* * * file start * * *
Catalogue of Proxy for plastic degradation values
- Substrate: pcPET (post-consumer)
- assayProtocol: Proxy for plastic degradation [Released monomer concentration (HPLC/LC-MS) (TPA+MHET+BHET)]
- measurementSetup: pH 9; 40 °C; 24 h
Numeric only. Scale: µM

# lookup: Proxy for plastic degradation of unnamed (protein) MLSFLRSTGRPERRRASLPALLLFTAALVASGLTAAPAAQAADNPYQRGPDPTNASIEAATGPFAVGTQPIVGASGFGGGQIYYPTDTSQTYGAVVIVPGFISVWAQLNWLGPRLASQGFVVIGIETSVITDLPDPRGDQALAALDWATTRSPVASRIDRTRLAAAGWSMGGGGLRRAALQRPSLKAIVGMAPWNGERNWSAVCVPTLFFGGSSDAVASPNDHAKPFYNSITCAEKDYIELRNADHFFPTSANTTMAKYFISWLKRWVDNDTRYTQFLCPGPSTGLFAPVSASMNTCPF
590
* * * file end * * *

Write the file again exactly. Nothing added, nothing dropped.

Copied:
Catalogue of Proxy for plastic degradation values
- Substrate: pcPET (post-consumer)
- assayProtocol: Proxy for plastic degradation [Released monomer concentration (HPLC/LC-MS) (TPA+MHET+BHET)]
- measurementSetup: pH 9; 40 °C; 24 h
Numeric only. Scale: µM

# lookup: Proxy for plastic degradation of unnamed (protein) MLSFLRSTGRPERRRASLPALLLFTAALVASGLTAAPAAQAADNPYQRGPDPTNASIEAATGPFAVGTQPIVGASGFGGGQIYYPTDTSQTYGAVVIVPGFISVWAQLNWLGPRLASQGFVVIGIETSVITDLPDPRGDQALAALDWATTRSPVASRIDRTRLAAAGWSMGGGGLRRAALQRPSLKAIVGMAPWNGERNWSAVCVPTLFFGGSSDAVASPNDHAKPFYNSITCAEKDYIELRNADHFFPTSANTTMAKYFISWLKRWVDNDTRYTQFLCPGPSTGLFAPVSASMNTCPF
590